Mar 20, 2006

Does IT matter?

To say that we live in a world of technology would be to state the obvious. Technology pervades every aspect of our lives and transforms it. It influences everyone and everything - from individuals to giant multinational corporations. Technology is after all the means through which businesses deliver value to their customers. It even helps them build and sustain competitive advantage over competitors in a rapidly changing world. Or does it?

In his groundbreaking Harvard Business Review article, Nicholas Carr examined how technology and more specifically, information technology helped businesses build competitive advantage and sustain it in the long run. He argued that the costs of adopting the latest, state-of-the-art information technology was plummeting and this was in fact levelling the playing field for the smaller players, who were till now at a disadvantage. These smaller players, who couldn't afford the technologies that their bigger competitors enjoyed, no longer had to sit back and watch the game. They could also go in for the same, if not better, technology and compete with the Goliaths, and that the playing field was indeed levelled. He says that business can no longer seek to gain an edge based solely on the technology that they employ.

Let us examine this argument. It is indeed true that the cost of adopting the latest technologies in IT have fallen drastically from those of yesteryears. Processing cycles are much more abundant and a lot cheaper, storage even more so. Entire industries thrive on seeking to provide the best solutions at the lowest costs, and this competition has caused a huge acceleration in the diffusion of technology throughout businesses across the world. Concepts in Information Technology like Enterprise Resource Planning have enabled corporations ranging from the Fortune 500s to medium size businesses to integrate their business processes and cut through layers of bureaucracy, increasing efficiency and cutting response time to competition and the market. But that is that.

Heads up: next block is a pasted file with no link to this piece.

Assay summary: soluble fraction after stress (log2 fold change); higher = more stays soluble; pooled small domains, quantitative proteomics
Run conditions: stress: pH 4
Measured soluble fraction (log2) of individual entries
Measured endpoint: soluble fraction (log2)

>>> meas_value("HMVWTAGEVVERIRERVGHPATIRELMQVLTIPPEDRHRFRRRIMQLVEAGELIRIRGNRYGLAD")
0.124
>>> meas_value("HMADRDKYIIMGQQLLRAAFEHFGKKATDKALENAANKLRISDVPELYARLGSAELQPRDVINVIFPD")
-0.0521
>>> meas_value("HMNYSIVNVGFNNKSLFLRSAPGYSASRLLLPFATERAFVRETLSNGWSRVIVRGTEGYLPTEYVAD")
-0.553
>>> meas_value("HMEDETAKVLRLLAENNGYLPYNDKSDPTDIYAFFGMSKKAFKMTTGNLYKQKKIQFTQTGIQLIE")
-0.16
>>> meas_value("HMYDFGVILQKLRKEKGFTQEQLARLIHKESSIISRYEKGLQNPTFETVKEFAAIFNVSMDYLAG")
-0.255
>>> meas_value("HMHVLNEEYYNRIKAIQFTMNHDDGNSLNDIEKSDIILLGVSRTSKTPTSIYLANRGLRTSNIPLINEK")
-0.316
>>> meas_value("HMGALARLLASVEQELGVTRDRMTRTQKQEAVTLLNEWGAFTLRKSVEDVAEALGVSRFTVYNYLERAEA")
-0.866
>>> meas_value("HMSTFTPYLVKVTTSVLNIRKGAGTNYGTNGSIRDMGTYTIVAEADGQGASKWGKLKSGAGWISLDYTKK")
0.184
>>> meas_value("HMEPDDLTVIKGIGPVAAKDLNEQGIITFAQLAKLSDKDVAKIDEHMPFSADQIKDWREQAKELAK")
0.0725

Even today, no business can dream of surviving, let alone beating the competition, without that necessary ingredient that we all like to preach about but seldom practice, intentionally or unintentionally - innovation. Innovation spawns new businesses, it keeps existing businesses afloat. Without it, your business is as good as dead. Like every other business aspect, innovation helps companies find new ways of better leveraging their existing IT systems, or even better, design entirely new ones. And in doing so, the company pushes itself ahead of the competition. Relentless, non-stop innovation can virtually keep the company there, but that would be too ideal a scenario.

Granted, Information Technology is only a tool that helps businesses deploy their resources at the right time and right place, against competition or in a new market. And as Carr argues, the competitive advantage that the company gains from adopting a new technology is perhaps short-lived. But in a dynamic global business environment, where markets appear and disappear in Internet time, that may be more than sufficient. IT does matter.

See both sides of the argument:

Does IT Matter?

IT Doesn't Matter

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